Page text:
MEMPHIS, Tenn. — Memphis law enforcement has been teaming up with churches to keep guns out of the wrong hands.

“We didn’t get in this overnight. I don’t think we’re going to get out of this overnight,” said Charlie Caswell.

Caswell wears many hats. He’s a Shelby County commissioner, the Outreach Pastor at Impact Church in Frayser, and a Memphis native. Each plays a role in why he feels the way he does.

“I grew up in Dixie Homes projects. At the age of 14 years old, I witnessed one of my friends killed. At 15 years old, witnessed another friend killed right in front of me, so violence is something I grew up with,” he said. “It seems to have gotten a lot worse.”

The first half of the year, Memphis police reported more than 3,500 incidents involving a firearm. MPD also says 40% of the guns used in crimes were stolen from vehicles.

Police say this has been in the making for quite some time. In 2014, a Tennessee law went into effect allowing people to carry guns in their cars without a permit.

However, people have been keeping their guns unsecured inside their car when they’re not in it. Sometimes, they’ll even leave their car unlocked.

Thieves caught on.

The number of guns stolen from cars in Memphis continues to grow. Thousands of guns are now in the wrong hands.

“We are still being challenged with our auto thefts and thefts from motor vehicles,” an MPD spokesperson told the council recently.

MPD said thieves are breaking into cars just looking for guns. They are begging people to stop leaving firearms unsecured in their car.

A message, according to the Memphis Shelby County Crime Plan, they want community groups and faith-based organizations spreading. They hope to “expose large segments of the community,” so that “they can help reduce violent crime by securing the firearm they own.”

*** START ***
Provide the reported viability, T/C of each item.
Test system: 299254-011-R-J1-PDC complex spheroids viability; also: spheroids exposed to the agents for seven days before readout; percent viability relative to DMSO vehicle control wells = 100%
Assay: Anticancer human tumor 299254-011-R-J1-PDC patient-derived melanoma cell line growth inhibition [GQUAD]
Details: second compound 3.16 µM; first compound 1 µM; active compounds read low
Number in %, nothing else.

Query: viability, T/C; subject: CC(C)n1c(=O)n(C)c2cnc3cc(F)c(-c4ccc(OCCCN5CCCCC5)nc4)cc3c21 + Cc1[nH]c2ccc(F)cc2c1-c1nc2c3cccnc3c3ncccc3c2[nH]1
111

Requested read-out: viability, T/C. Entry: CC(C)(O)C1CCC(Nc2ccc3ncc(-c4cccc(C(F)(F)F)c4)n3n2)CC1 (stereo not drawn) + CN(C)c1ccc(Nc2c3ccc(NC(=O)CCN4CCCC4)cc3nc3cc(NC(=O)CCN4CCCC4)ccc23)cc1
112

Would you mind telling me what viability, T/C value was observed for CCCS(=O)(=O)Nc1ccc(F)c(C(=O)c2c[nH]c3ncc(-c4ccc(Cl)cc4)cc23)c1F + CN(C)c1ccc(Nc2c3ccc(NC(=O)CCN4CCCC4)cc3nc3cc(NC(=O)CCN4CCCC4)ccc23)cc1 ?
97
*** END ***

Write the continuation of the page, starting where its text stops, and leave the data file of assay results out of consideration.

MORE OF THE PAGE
Caswell says he’s on board.

“Some of these pastors and leaders have been in the church 10 to 20 years. Some of these churches, 50 years. You have three or four generations building relationships with those entities, those institutions in the community,” he said.

They’ve developed trust with their churches. Trust, that oftentimes, officers may not have.

“I think police see the value of it,” Caswell said.

Caswell is a graduate of MPD’s Clergy Police Academy. It’s a program working to strengthen and support relationships between law enforcement and faith-based leaders. MPD said no one was available to do an interview, but in an email, stated there are 499 graduates. That’s who they ask to help share information like not leaving guns unsecured inside a car.

“Wherever we can find a way to be a voice to the community around things like gun safety, that’s what we will do,” Caswell said.

Police across the state said they’re also dealing with the same issue.

“It’s called car hopping. Usually, in a stolen car, they drop them off in a neighborhood and very boldly go driveway to driveway and jiggle the handle,” Clarksville Police Chief David Cockarell said.

Just like MPD, Clarksville police is trying different ways to get the message across.

“We have tried to break it down. We have paid for signs in the neighborhood. We have used community engagement officers. Billboards,” said Cockarell.

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The Tennessee Bureau of Investigation says they’ve also launched educational campaigns and have had conversations about requiring car manufacturers to add some kind of locking device.

Caswell says his church has brought in an expert to teach them about gun safety. They’re trying to bring awareness to a problem that’s fueling the violence.

“Especially in times like this where we are seeing so any people dying, because we are not doing a better job staying safe with our guns in the cars,” Caswell said.